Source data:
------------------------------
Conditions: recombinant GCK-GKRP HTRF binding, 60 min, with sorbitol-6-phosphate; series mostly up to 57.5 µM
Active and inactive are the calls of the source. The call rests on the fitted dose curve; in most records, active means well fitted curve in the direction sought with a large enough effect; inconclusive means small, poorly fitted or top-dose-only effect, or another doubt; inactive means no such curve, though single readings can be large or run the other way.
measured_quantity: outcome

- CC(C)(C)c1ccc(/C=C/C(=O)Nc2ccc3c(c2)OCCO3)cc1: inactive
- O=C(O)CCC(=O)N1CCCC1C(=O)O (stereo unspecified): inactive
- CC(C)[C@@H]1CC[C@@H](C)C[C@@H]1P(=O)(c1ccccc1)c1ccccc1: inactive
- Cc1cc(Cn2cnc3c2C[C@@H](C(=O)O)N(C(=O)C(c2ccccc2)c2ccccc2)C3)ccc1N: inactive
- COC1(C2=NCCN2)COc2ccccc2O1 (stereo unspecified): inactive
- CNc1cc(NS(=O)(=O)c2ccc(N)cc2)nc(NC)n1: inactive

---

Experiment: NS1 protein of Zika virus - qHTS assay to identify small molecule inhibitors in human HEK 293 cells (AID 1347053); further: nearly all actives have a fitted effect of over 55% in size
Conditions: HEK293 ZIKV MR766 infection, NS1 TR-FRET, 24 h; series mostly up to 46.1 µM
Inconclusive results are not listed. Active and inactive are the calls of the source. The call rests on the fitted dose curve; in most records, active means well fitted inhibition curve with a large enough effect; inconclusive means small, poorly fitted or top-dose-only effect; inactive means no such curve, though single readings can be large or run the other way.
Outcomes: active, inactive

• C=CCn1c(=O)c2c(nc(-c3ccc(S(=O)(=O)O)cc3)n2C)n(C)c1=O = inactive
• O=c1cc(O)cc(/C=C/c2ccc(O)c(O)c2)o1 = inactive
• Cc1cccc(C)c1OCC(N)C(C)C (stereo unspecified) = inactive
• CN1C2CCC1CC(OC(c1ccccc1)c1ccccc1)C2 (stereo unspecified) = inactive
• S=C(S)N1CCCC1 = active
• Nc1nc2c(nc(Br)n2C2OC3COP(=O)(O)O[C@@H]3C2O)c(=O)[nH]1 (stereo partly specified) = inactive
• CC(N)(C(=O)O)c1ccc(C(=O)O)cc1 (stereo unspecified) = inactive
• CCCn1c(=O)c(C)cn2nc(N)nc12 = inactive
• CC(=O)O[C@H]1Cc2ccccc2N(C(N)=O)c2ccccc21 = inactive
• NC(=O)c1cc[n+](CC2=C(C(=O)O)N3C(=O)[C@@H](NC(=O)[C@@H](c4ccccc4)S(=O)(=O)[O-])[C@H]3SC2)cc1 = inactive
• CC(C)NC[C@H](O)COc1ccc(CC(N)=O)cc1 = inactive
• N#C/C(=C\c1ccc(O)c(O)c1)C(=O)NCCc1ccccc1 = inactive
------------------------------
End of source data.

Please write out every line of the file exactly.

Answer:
Conditions: recombinant GCK-GKRP HTRF binding, 60 min, with sorbitol-6-phosphate; series mostly up to 57.5 µM
Active and inactive are the calls of the source. The call rests on the fitted dose curve; in most records, active means well fitted curve in the direction sought with a large enough effect; inconclusive means small, poorly fitted or top-dose-only effect, or another doubt; inactive means no such curve, though single readings can be large or run the other way.
measured_quantity: outcome

- CC(C)(C)c1ccc(/C=C/C(=O)Nc2ccc3c(c2)OCCO3)cc1: inactive
- O=C(O)CCC(=O)N1CCCC1C(=O)O (stereo unspecified): inactive
- CC(C)[C@@H]1CC[C@@H](C)C[C@@H]1P(=O)(c1ccccc1)c1ccccc1: inactive
- Cc1cc(Cn2cnc3c2C[C@@H](C(=O)O)N(C(=O)C(c2ccccc2)c2ccccc2)C3)ccc1N: inactive
- COC1(C2=NCCN2)COc2ccccc2O1 (stereo unspecified): inactive
- CNc1cc(NS(=O)(=O)c2ccc(N)cc2)nc(NC)n1: inactive

---

Experiment: NS1 protein of Zika virus - qHTS assay to identify small molecule inhibitors in human HEK 293 cells (AID 1347053); further: nearly all actives have a fitted effect of over 55% in size
Conditions: HEK293 ZIKV MR766 infection, NS1 TR-FRET, 24 h; series mostly up to 46.1 µM
Inconclusive results are not listed. Active and inactive are the calls of the source. The call rests on the fitted dose curve; in most records, active means well fitted inhibition curve with a large enough effect; inconclusive means small, poorly fitted or top-dose-only effect; inactive means no such curve, though single readings can be large or run the other way.
Outcomes: active, inactive

• C=CCn1c(=O)c2c(nc(-c3ccc(S(=O)(=O)O)cc3)n2C)n(C)c1=O = inactive
• O=c1cc(O)cc(/C=C/c2ccc(O)c(O)c2)o1 = inactive
• Cc1cccc(C)c1OCC(N)C(C)C (stereo unspecified) = inactive
• CN1C2CCC1CC(OC(c1ccccc1)c1ccccc1)C2 (stereo unspecified) = inactive
• S=C(S)N1CCCC1 = active
• Nc1nc2c(nc(Br)n2C2OC3COP(=O)(O)O[C@@H]3C2O)c(=O)[nH]1 (stereo partly specified) = inactive
• CC(N)(C(=O)O)c1ccc(C(=O)O)cc1 (stereo unspecified) = inactive
• CCCn1c(=O)c(C)cn2nc(N)nc12 = inactive
• CC(=O)O[C@H]1Cc2ccccc2N(C(N)=O)c2ccccc21 = inactive
• NC(=O)c1cc[n+](CC2=C(C(=O)O)N3C(=O)[C@@H](NC(=O)[C@@H](c4ccccc4)S(=O)(=O)[O-])[C@H]3SC2)cc1 = inactive
• CC(C)NC[C@H](O)COc1ccc(CC(N)=O)cc1 = inactive
• N#C/C(=C\c1ccc(O)c(O)c1)C(=O)NCCc1ccccc1 = inactive